On September 16th, 2011, President Obama signed the America Invents Act (“Act”) into law. A wave of blog posts, CLEs, and articles have sprung up to discuss the sweeping changes to the United States patent system brought forth through the changing laws. However, the full effects of the Act may not truly be realized for many months. Indeed, the Director of the United States Patent and Trademark Office (“USPTO”) is empowered through multiple provisions of the Act to create and implement regulations that actually define how the changes brought forth through the Act will look in practice.
For example, Section 18 of the Act provides for a transitional program for covered business method patents. This new program allows alleged infringers of covered business method patents to initiate a post-grant review process to have the USPTO review validity of one or more claims in such patents.
Clearly, it is unclear what patents fall under the definition of “covered business method patents”. The only guidance provided in the Act is that “the term ‘covered business method patent’ means a patent that claims a method or corresponding apparatus for performing data processing or other operations used in the practice, administration, or management of a financial product or service, except that the term does not include patents for technological inventions.”
Nevertheless, the Director of the USPTO is given regulatory authority in the Act to determine whether a patent is for a technological invention. In short, the Director will define what types of inventions will fall under this special program. Today, no one truly knows whether a patent is a covered business method patent or not. The Director’s regulations could be so broad as to include patents not intended to be included by Congress during the drafting of this specific section or so narrow as to exclude the exact patents Congress intended to include.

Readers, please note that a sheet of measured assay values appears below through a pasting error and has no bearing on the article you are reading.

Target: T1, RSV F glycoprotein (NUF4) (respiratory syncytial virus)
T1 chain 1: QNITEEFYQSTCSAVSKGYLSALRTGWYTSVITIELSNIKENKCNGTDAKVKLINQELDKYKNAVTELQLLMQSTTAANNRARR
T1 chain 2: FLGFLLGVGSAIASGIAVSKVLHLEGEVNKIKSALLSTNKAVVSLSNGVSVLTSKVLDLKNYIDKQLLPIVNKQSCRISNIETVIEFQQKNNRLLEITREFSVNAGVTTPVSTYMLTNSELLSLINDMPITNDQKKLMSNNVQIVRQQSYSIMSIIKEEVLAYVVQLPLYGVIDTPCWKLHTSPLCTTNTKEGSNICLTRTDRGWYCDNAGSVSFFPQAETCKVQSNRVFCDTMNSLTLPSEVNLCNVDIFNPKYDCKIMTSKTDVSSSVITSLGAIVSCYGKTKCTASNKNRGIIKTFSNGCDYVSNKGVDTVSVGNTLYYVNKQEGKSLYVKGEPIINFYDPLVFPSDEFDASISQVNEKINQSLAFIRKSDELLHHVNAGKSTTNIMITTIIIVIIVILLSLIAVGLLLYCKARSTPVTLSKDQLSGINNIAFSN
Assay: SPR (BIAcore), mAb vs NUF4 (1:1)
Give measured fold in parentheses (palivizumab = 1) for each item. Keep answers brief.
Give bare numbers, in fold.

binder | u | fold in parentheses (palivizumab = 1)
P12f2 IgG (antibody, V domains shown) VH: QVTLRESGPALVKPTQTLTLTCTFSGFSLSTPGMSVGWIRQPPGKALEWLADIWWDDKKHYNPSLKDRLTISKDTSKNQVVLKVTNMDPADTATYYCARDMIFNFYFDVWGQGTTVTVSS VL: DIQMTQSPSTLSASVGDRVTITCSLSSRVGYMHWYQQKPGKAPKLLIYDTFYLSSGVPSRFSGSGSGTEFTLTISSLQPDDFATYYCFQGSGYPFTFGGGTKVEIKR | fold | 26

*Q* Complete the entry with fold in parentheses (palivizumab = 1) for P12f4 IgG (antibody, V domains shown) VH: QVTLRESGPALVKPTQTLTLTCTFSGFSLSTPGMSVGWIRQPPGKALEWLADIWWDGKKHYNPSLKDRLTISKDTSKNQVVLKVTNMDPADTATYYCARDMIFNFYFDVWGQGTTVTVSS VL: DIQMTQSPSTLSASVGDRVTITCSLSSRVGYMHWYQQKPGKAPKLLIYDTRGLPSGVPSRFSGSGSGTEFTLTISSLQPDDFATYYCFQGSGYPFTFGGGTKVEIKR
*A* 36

In another example, the Act allows patent owners to bolster their patents by submitting information to the USPTO after issuance to determine whether such information creates a substantial issue of patentability. This new process is provided for in Section 12 of the Act and is called supplemental examination. The benefits of supplemental examination is that it removes the risk of a patent being held unenforceable on the basis of conduct relating to information that had not been considered, was inadequately considered, or was incorrect in a prior examination for the information submitted during supplemental examination. Patent owners that failed to present known prior art to an examiner during prosecution may be able to use the supplemental examination process to cure such an error.
Under Section 12 of the Act, the Director is given regulatory authority to define requirements as to what information is allowed to be included in a request for supplemental examination: ” A patent owner may request supplemental examination of a patent in the [USPTO] to consider, reconsider, or correct information believed to be relevant to the patent, in accordance with such requirements as the Director may establish.” 35 U.S.C. 257(a) (new).
Today, it is unknown what information may be submitted during supplemental examination, and it is up to the Director through regulation to set these specifics. The Director may create regulations that allow for information that effectively acts as post-issuance Information Disclosure Statements or something even more broad.
The above are only two examples of how the Act has given regulatory authority to the Director of the USPTO to define vague areas of the changing laws. It should be noted that there are many other areas of the Act that could have been included. To learn more about how the America Invents Act is changing the United States patent system, visit Ice Miller’s website or email firstname.lastname@example.org.